‘The oldest love story never told’
‘This fictive flight based on the Genesis’ mention of Dinah, offspring of Jacob and Leah…celebrates the ancient continuity and unity of women’ Kirkus Reviews.
So many things happened in Dinah’s life that moved me, connected me with her, that when I had finished the book I found myself searching for the Bible to read about this character, that is mentioned so briefly, and discover the reality of her existence.
This book starts with Dinah’s prologue, addressing the reader directly. This is almost invasive yet of course gets your full attention. As she (Dinah) is mentioned so little in the Bible, the story is created around the lives of figures whose names we do recognise, even if we know little of them, and although this is a fictional novel, its characters and some elements of the story are known to be true.
By the end of the first page you become completely attached to the character and by the end of the novel, thanks to Anita Diamant’s creativity in the telling of the story, she is so familiar to the reader. Diamant begins by explaining how she, Dinah, is never remembered for being anything other than the cause of the massacre in Shechem, when her brothers killed the entire town, however, through her retelling of the story hopes to acknowledge some of her more noble qualities and achievements.
The main character, and narrator of the story, Dinah, daughter of the Prophet Ya’qub (Jacob), starts the novel way before she was born when Jacob first met her aunt, his first love and divides the book into three chapters. Beginning with ‘My Mother’s Stories’, Dinah opens the doors to the traditions, practices and day-to-day lives of Jacob’s four wives (who were half sisters through their father) and their offspring and this world proves to be a fascinating one for the modern reader. Her mother’s stories give a necessary background to the life before Dinah came to be born, how her story came to be, and, in the end, why it would be so tragic.
We, as modern women, go through our adult lives as if nothing unites us and we are completely out of synch with one another, the idea of ‘womankind’ is now completely alien to us. However, the beauty of it was such a reality for the characters in ‘The Red Tent’, and the women of that time. It describes how, every month, during the time of menstruation, the women rested together in one tent in the village. It describes how they cooked and sang together, prayed and sewed together; keeping their own company while their male companions knew none of them.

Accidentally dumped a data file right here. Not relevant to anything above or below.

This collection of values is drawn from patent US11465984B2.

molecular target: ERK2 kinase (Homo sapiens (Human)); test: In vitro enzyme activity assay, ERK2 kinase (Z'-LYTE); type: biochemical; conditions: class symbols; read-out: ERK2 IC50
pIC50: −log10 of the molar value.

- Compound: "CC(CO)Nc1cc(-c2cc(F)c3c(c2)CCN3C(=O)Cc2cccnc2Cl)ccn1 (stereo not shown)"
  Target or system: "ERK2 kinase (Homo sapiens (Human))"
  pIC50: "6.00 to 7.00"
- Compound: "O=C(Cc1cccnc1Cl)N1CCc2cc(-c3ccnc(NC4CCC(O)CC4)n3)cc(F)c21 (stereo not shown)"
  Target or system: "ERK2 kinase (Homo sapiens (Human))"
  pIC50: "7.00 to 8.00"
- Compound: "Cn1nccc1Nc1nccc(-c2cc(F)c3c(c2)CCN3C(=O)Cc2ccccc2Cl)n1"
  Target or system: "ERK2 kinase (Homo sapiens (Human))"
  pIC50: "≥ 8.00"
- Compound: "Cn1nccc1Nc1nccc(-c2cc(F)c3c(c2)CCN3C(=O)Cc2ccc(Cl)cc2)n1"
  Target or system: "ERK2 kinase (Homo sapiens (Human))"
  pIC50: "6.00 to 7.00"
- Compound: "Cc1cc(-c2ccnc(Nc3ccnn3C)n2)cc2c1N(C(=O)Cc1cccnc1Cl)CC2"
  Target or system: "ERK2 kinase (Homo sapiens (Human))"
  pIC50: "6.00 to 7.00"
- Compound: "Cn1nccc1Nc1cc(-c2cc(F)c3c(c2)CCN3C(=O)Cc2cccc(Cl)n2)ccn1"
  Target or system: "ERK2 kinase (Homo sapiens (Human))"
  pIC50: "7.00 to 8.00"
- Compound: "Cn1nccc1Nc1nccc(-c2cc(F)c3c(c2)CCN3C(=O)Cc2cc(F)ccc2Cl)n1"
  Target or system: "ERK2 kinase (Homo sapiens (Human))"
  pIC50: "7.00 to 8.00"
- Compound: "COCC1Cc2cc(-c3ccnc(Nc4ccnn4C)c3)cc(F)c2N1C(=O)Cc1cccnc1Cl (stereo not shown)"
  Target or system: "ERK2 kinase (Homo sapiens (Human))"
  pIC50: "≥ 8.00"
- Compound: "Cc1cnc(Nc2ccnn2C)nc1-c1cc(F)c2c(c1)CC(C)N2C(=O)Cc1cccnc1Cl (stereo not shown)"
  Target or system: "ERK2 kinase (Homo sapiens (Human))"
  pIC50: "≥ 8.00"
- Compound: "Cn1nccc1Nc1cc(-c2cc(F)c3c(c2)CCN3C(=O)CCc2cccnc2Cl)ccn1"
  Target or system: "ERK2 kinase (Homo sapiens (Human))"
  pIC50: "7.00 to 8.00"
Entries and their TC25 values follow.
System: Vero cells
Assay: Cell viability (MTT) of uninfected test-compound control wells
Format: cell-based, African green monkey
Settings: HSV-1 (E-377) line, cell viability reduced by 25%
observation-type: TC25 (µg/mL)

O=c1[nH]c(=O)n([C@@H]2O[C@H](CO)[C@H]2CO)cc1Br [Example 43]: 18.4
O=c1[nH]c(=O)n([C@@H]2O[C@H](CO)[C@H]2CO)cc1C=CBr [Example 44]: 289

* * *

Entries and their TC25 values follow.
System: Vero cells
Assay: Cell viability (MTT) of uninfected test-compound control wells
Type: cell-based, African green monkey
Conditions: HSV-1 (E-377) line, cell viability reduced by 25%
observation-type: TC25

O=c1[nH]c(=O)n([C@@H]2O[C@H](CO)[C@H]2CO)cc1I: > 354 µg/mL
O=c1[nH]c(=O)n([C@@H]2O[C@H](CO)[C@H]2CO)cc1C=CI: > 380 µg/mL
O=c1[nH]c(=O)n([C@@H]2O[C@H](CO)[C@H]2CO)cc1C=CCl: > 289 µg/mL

Dinah’s narration of the time before she existed emphasises the male dominance of Jacob’s seed, up until her birth as the only girl and makes the telling of the story from a female perspective about the lives of these women all the more important; they are characters whose lives and stories could too easily have gone untold.
Although as Muslims we will never know what it is like for our fathers to marry four sisters it reminds me of the community and how the other women are like aunties to us. These women tell us stories and we sit and listen to their lessons just how Dinah’s mother and aunties would transmit their knowledge and advice to her, the only girl amongst so many boys.
‘If you want to understand any woman you must first ask her mother and listen carefully’ – The Red Tent
Diamant drew me in right from the beginning, enticing the reader to her table of memories. Promising you will be satisfied with her tale and I, for one, definitely was. I would read some pages and laugh out loud, reading others I couldn’t help but cry. Continually learning about these true Biblical characters through this novel, however fictional, gave me an insight into an ancient time and an historical era I had never before explored.
As Muslims we know not to talk about Allah’s prophets in a derogatory manner. Diamant, as a Jewish novelist, is not as careful. It is extremely apparent in the way she speaks of Ya’qub’s father in-law and uncle, a man we do not know much about in revealed scripts in terms of his character. Laban is written to have been an abusive drunk who, to say the least, was unkind to his wives. Ya’qub himself is not spoken badly about and Diamant actually reveals his very good qualities, however, there are areas of his personal life she feels necessary to explore that I don’t feel concern us. The Prophet Yusuf is also spoken about in a fond manner though not in the light of whom we know him to be.
These characters, although not correctly written about in Islamic terms, are not what I felt the novel was focusing on. It built on what little we know of a Biblical character and brought her to life, following Ya’qub’s only daughter through her many tragic years. It is a well-told story of her life and I would strongly recommend this novel as an emotional journey well worth taking.
Abdiya Iman Meddings